As soon as I began my argument, the Judges began to pepper me with questions, including a very direct question by Judge Bowes of whether the prior (vacated) decision of the Superior Court violated the Second Amendment. As I had argued in our briefs, I responded that if the Court were to find, consistent with its prior decision, that an individual may only possess a weapon on school property relative to a school activity or course, it would violate the Second Amendment. I used this this opportunity to provide an example – I explained that my alma mater, The Hill School in Pottstown, PA, is a boarding school, where both the students and teachers live on campus. If the Court were to affirm its prior decision, teachers would be foreclosed in possessing firearms in their homes, which the U.S. Supreme Court found was at the “core” of the Second Amendment in Heller and would therefore result in the law being unconstitutional. Judge Bowes nodded her head in agreement.

At that point, Judge Moulton inquired whether the school in this matter was not one where teachers lived on campus. After confirming that such was my understanding, he then stated then that isn’t applicable to the case before us. At that point, I respectfully responded that it is to the extent the Court resorts to statutory construction, as one of the criteria to be considered is the unintended consequences of a particular interpretation. At that point, Judge Moulton stated that there were numerous unintended consequences of the prior ruling, as pointed out in our briefs.

Judge Bowes asked me to then explain our position on the defense found in Section 912(c) providing for two separate and distinct circumstances. I explained that in relation to the first, where the weapon is possessed in relation to a school activity or course, the General Assembly permitted both “possession” and “use”; whereas, in the second, where a weapon is possessed for “other lawful purposes,” I explained that the General Assembly only permitted possession. I then went on to explain that although “use” would generally be prohibited in relation to the “other lawful purpose” clause, an individual could still use the weapon, if such was necessitated, under the statutory provisions for justification or self defense. Judges Lazarus, Bowes, Bender, Stabile and Dubow all seemed to be nodding their heads in agreement. I further explained that the laws of the Commonwealth define that which is unlawful; not that which is lawful. As the Superior Court has previously held that a pocket knife not only has a lawful purpose, but a “common lawful purpose”, Mr. Goslin’s conduct clearly meets the criteria of possession for an “other lawful purpose.”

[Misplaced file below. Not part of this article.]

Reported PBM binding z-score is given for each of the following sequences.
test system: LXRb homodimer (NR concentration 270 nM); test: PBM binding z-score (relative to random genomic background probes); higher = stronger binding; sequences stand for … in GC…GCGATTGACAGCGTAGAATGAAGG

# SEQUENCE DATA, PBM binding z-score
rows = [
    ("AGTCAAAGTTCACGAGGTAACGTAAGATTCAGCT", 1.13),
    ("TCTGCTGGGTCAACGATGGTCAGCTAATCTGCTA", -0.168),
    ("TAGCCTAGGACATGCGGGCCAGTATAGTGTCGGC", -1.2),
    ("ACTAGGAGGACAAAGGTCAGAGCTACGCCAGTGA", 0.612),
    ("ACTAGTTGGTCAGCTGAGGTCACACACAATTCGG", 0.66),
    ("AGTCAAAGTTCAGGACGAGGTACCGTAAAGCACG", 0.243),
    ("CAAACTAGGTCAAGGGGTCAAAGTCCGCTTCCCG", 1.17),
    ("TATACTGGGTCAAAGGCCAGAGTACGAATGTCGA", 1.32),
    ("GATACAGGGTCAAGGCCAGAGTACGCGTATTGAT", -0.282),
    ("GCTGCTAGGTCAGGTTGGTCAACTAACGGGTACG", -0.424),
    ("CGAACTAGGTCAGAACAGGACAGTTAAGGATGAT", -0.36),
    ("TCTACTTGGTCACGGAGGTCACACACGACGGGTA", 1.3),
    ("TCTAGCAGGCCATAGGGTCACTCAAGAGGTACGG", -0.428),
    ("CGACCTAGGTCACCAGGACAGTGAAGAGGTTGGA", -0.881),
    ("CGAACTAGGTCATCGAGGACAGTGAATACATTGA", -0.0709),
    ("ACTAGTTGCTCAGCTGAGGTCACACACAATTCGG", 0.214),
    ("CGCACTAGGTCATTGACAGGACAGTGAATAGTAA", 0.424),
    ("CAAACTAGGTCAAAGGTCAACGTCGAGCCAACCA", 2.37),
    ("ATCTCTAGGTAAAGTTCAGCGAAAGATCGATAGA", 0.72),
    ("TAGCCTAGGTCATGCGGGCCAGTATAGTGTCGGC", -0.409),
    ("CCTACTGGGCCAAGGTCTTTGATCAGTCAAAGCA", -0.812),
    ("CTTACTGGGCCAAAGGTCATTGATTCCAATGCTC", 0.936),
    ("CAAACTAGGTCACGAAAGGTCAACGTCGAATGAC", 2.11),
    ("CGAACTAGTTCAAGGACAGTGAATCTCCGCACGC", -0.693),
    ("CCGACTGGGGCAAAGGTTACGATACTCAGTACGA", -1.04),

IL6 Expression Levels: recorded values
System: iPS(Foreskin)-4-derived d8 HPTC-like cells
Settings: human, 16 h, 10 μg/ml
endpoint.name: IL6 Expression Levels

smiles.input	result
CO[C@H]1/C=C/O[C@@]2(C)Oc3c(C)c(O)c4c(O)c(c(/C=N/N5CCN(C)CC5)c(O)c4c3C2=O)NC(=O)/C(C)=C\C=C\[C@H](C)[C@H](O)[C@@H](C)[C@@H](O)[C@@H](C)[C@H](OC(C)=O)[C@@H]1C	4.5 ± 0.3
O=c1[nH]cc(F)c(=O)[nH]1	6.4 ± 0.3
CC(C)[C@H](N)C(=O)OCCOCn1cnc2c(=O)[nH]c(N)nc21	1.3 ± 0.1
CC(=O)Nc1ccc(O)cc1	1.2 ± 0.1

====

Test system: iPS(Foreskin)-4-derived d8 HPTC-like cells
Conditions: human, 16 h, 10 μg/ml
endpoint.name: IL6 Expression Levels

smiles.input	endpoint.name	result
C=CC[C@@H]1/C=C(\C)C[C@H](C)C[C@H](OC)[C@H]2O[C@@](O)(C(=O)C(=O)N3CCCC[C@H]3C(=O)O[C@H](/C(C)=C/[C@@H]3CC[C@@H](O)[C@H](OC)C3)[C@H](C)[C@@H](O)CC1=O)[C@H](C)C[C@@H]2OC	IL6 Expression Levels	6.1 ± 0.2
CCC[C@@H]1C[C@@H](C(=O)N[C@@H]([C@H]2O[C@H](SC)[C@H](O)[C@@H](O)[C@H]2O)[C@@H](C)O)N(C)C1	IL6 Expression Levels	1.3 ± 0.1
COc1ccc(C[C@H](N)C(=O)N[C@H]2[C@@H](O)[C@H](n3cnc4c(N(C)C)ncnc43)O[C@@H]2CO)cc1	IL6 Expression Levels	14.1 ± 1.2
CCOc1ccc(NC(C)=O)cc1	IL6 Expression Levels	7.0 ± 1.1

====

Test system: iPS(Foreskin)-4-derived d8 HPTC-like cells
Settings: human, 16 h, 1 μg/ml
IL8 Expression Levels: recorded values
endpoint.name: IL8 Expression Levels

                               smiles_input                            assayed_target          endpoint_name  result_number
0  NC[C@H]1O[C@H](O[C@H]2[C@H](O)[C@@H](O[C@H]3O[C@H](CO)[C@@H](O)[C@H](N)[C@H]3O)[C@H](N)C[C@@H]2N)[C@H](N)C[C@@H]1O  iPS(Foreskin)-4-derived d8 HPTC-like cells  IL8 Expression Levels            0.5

Judge Lazarus then asked me (based on an argument in our brief) if an officer, who was attending a parent teacher conference, possessed a firearm during that time, whether he would have violated the statute. I responded that he would not, assuming the Court were to agree with our interpretation, as the officer would have no unlawful purpose; however, if the Court were to affirm its prior decision, then the officer’s possession of a firearm would not be necessitated by his reason for being on school grounds and he would be in violation of the statute. Judge Lazarus and several others nodded their heads in agreement.